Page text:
AfriForum, the agricultural union TAU SA and the business organisation Sakeliga decided to combine their efforts and develop a joint litigation strategy to oppose government’s intended plans to expropriate property without compensation.

The decision follows an internal discussion document of the Department of Rural Development and Land Reform (DRDLR) that was provided to AfriForum by a reputable source. The document contains a list of properties which are earmarked for expropriation. The document’s disclosure was preceded by confirmation from Zizi Kodwa, Head of the Presidency, as well as other members of the ANC’s National Executive Committee (NEC) that the DRDLR had an expropriation list of 139 properties. Maite Nkoana-Mashabane, Minister of Rural Development and Land Reform, also indicated that her department had already identified land for expropriation, but that she would not make the list public, as it would then serve as a warning to affected owners and provide them with the opportunity to prepare for legal action. The disclosure of the list also follows President Cyril Ramaphosa’s announcement that he and the ANC wanted to change the Constitution to make expropriation without compensation possible.

As a result of confirmations by ANC NEC members as well as the Minister, all three organisations agree that an expropriation list indeed exists. The Institute of Race Relations’ finding that the list was credible, as well as the fact that most of the properties on the list adhere to the Department’s description of which categories of property would be targeted, are reason enough to view the expropriation list with gravity and not to dismiss it.

AfriForum, TAU SA and Sakeliga encouraged their respective members and other people whose properties are on the list to contact the organisations and provide information to enable the three organisations to jointly decide on a strategy to support people who are affected negatively. All three organisations indicate that they have already been inundated by members and other people whose properties are included on the expropriation list.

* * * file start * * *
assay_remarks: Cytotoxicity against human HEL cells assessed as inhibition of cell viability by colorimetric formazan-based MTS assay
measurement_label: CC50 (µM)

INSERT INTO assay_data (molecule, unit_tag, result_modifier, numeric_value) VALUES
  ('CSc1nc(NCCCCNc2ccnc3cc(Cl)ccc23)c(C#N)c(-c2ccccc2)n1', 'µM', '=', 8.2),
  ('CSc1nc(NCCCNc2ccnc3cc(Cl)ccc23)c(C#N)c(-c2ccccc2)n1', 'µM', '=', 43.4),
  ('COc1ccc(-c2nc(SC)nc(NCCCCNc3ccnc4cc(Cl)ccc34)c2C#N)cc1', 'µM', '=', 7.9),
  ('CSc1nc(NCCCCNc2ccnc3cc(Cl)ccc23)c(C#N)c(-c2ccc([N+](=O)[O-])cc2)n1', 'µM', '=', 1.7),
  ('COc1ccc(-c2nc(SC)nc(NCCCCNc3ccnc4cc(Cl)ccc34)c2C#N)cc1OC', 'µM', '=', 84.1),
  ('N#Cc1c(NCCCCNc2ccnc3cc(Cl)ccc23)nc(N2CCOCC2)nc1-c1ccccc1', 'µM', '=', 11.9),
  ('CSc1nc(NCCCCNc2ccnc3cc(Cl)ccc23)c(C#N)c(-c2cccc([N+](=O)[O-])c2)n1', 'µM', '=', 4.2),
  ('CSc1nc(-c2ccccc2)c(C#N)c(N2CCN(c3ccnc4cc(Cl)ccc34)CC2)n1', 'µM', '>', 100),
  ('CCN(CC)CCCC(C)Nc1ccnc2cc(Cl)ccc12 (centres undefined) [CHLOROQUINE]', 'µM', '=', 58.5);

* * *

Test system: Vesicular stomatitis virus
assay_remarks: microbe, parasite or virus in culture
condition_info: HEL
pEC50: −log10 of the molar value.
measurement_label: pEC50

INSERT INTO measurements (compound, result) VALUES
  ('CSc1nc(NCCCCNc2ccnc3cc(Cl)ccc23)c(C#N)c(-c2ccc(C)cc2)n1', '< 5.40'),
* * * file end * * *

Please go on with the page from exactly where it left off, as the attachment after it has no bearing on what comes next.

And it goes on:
According to Kallie Kriel, CEO of AfriForum, the threat of expropriation without compensation is of such a serious nature that we cannot afford division among the supporters of property rights. “Together we are stronger,” Kriel says. Kriel also indicates that other supporters of the protection of property rights are welcome to join the organisations’ cooperation actions. According to Kriel, AfriForum has already had talks with leaders who are part of AgriSA’s provincial affiliates, and these leaders support AfriForum’s disclosure of the expropriation list.

Louis Meintjes, President of TAU SA, says that property rights and compensation at market value are key to a sustainable economy and economic growth.

“These two principles may never be set aside. This case is bigger that any person or institution. Standing together is the only workable success for land owners in South Africa,” Meintjes adds.

Piet le Roux, CEO of Sakeliga, points out that the ANC is starting to show worrisome similarities with Zimbabwe’s Zanu-PF:

“Whether or not the disclosed list is the final list is not the crux of the matter. It is a fact that the ANC do have a list of farms that the party wants to expropriate in test cases under the current Constitution. This means that the ANC, just like ZANU-PF in Zimbabwe then, will try to clothe the seizure of farms (a fundamentally unconstitutional deed) with procedural legitimacy. As business, agricultural and civil rights organisations, it is our duty to prevent the Zimbabwe scenario by working together along a broad front – in everyone’s interest.”